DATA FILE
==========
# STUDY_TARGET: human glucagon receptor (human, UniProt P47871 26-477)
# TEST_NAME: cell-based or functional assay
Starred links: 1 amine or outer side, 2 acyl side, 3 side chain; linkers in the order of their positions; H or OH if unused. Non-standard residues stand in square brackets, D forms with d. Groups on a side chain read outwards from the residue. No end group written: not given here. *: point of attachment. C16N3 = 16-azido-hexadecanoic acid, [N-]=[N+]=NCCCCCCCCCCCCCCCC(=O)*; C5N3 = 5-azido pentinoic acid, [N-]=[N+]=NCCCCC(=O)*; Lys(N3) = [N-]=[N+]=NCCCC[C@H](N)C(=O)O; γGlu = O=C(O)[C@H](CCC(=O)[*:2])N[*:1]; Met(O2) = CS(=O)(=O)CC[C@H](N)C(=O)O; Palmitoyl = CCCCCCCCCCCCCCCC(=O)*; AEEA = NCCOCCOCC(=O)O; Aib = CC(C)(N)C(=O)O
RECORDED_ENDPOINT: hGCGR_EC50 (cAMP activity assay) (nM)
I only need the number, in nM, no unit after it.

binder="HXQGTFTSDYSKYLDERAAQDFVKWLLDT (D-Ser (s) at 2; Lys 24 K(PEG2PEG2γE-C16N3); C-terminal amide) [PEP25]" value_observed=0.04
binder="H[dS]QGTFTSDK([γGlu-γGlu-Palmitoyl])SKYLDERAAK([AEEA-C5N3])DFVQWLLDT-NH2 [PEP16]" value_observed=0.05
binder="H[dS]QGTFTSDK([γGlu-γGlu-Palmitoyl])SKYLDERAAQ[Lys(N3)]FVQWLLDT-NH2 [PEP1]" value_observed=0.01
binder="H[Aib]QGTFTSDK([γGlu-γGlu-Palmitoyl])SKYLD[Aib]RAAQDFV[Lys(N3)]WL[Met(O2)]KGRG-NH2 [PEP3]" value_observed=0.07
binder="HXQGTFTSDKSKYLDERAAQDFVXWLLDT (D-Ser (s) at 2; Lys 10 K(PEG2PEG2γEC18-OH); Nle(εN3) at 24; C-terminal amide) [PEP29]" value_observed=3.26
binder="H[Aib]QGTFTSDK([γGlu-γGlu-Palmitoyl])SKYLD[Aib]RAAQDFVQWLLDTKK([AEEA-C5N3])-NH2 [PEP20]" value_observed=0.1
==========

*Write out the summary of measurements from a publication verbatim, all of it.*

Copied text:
# STUDY_TARGET: human glucagon receptor (human, UniProt P47871 26-477)
# TEST_NAME: cell-based or functional assay
Starred links: 1 amine or outer side, 2 acyl side, 3 side chain; linkers in the order of their positions; H or OH if unused. Non-standard residues stand in square brackets, D forms with d. Groups on a side chain read outwards from the residue. No end group written: not given here. *: point of attachment. C16N3 = 16-azido-hexadecanoic acid, [N-]=[N+]=NCCCCCCCCCCCCCCCC(=O)*; C5N3 = 5-azido pentinoic acid, [N-]=[N+]=NCCCCC(=O)*; Lys(N3) = [N-]=[N+]=NCCCC[C@H](N)C(=O)O; γGlu = O=C(O)[C@H](CCC(=O)[*:2])N[*:1]; Met(O2) = CS(=O)(=O)CC[C@H](N)C(=O)O; Palmitoyl = CCCCCCCCCCCCCCCC(=O)*; AEEA = NCCOCCOCC(=O)O; Aib = CC(C)(N)C(=O)O
RECORDED_ENDPOINT: hGCGR_EC50 (cAMP activity assay) (nM)
I only need the number, in nM, no unit after it.

binder="HXQGTFTSDYSKYLDERAAQDFVKWLLDT (D-Ser (s) at 2; Lys 24 K(PEG2PEG2γE-C16N3); C-terminal amide) [PEP25]" value_observed=0.04
binder="H[dS]QGTFTSDK([γGlu-γGlu-Palmitoyl])SKYLDERAAK([AEEA-C5N3])DFVQWLLDT-NH2 [PEP16]" value_observed=0.05
binder="H[dS]QGTFTSDK([γGlu-γGlu-Palmitoyl])SKYLDERAAQ[Lys(N3)]FVQWLLDT-NH2 [PEP1]" value_observed=0.01
binder="H[Aib]QGTFTSDK([γGlu-γGlu-Palmitoyl])SKYLD[Aib]RAAQDFV[Lys(N3)]WL[Met(O2)]KGRG-NH2 [PEP3]" value_observed=0.07
binder="HXQGTFTSDKSKYLDERAAQDFVXWLLDT (D-Ser (s) at 2; Lys 10 K(PEG2PEG2γEC18-OH); Nle(εN3) at 24; C-terminal amide) [PEP29]" value_observed=3.26
binder="H[Aib]QGTFTSDK([γGlu-γGlu-Palmitoyl])SKYLD[Aib]RAAQDFVQWLLDTKK([AEEA-C5N3])-NH2 [PEP20]" value_observed=0.1